Three weeks ahead of the planned October 1st referendum, which threatens to throw the country into chaos, hundreds of thousands of people took to the streets across Catalonia on Monday to support a break from Spain.
The FT reports that organisers said that about half a million people signed up to attend the main march in Barcelona, an indication of the strength and commitment of the pro-independence forces.
Reuters reports around one million people rallied for Catalan independence from Spain...
City police said on Twitter that around one million people took part, one of the highest turn-outs in recent years. Protesters said they hoped the vote would go ahead as planned on Oct. 1.
“We hope that we will be able to hold the referendum with total normality, because in a democracy it is normal to be able to vote,” said German Freixas, a 42-year-old engineer accompanying his family to the rally.
“If the people want it to happen, it will go ahead.”
But the desperate Spanish government representative in Barcelona said about 350,000 attended pro-independence rally Monday to mark Catalan national day, vs about 370,000 last year and 520,000 in 2015.
As a reminder, Mike Shedlock recently explained what the push for independence was all about...
The head of Catalonia’s regional government, Carles Puigdemont, told journalists on Monday:
“It’s not an option that the referendum won’t go ahead. It’s 20 days away and we’ve already overcome many hurdles.”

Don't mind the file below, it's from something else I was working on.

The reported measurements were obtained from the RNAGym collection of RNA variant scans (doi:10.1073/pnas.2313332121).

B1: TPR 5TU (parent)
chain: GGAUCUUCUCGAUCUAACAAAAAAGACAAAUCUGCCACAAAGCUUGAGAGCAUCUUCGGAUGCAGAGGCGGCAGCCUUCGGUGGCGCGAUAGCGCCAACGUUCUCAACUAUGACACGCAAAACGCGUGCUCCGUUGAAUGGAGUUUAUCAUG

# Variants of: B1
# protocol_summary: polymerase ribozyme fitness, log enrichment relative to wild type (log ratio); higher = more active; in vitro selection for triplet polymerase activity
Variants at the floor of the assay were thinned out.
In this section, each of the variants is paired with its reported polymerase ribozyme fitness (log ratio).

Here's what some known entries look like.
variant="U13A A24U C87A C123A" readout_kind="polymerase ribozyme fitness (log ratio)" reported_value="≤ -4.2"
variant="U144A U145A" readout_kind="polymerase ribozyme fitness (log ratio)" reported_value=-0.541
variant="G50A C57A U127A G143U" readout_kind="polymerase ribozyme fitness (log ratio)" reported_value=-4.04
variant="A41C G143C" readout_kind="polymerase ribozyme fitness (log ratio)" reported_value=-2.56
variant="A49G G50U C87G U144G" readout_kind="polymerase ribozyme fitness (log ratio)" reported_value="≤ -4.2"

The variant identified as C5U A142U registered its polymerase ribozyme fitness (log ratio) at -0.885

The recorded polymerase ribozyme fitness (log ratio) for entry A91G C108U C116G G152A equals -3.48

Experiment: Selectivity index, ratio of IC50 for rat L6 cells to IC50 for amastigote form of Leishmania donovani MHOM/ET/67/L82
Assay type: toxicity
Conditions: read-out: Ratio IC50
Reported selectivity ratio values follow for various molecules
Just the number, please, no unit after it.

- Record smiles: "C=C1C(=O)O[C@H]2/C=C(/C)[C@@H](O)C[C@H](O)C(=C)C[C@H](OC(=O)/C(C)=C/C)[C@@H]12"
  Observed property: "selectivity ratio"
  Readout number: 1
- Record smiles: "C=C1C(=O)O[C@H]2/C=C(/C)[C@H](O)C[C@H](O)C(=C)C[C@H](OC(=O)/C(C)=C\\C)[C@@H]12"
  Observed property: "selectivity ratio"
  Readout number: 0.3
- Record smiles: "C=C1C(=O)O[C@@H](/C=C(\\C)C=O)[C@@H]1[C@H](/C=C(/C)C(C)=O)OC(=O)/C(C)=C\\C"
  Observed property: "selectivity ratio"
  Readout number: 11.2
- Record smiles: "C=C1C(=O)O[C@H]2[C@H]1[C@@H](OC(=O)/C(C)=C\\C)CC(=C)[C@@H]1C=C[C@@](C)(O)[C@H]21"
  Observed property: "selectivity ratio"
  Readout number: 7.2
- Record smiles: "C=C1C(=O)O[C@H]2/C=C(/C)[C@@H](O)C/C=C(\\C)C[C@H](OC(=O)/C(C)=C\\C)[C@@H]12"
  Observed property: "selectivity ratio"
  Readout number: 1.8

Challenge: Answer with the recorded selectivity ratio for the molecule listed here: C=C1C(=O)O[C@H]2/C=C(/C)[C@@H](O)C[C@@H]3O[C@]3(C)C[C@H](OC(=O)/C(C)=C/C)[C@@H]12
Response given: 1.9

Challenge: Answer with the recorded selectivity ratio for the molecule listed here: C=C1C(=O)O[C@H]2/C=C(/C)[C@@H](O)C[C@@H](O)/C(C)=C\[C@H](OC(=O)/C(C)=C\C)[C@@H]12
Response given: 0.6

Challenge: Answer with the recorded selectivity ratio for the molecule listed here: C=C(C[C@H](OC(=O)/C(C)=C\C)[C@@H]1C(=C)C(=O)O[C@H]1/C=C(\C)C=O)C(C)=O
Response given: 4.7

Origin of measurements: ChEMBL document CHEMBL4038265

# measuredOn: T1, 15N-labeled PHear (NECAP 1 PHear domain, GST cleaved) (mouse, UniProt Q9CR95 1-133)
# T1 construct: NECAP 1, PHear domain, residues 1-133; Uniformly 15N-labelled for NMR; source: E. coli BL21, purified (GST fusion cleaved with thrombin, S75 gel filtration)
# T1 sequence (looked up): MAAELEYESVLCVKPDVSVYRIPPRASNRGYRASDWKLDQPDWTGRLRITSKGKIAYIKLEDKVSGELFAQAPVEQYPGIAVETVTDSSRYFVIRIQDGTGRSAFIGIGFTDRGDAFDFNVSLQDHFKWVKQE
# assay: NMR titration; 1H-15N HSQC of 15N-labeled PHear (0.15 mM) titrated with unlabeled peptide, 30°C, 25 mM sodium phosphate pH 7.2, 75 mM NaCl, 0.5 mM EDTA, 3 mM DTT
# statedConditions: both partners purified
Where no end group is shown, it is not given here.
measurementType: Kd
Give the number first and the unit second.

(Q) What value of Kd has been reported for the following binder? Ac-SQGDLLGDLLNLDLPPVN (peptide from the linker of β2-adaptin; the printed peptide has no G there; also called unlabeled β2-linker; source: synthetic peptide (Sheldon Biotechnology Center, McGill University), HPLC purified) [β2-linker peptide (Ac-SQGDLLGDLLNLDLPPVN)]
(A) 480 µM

The FT notes that Spain’s state prosecutor has already launched legal action against members of the Catalan parliament for their involvement in the vote, asking judges to look into abuse of power and embezzlement charges. Spain’s central government has written to Catalonia’s 947 mayors warning them that their legal duty is to impede the vote.
However, a majority of Catalonia’s mayors have so far said they will allow the use of municipal facilities for the vote.
The mayor of Barcelona, Ada Colau, said on Monday she would do everything possible to allow people to vote but would not put civil servants’ jobs at risk.
On the streets of Barcelona on Monday, 57-year-old singer Miquel Pujadó said independence was the best way to protect Catalan culture and improve the lives of its citizens.
“For me and most people here, independence is the only way for our economy, culture and language to thrive,” he said. “Spain has repeatedly showed it is not interested in these things.”
Carmen Rodríguez, a 41-year-old teacher, said:
“Spain has been mistreating us for years and years. This is the moment for us to show our support for independence, for us to shake free from Spain.”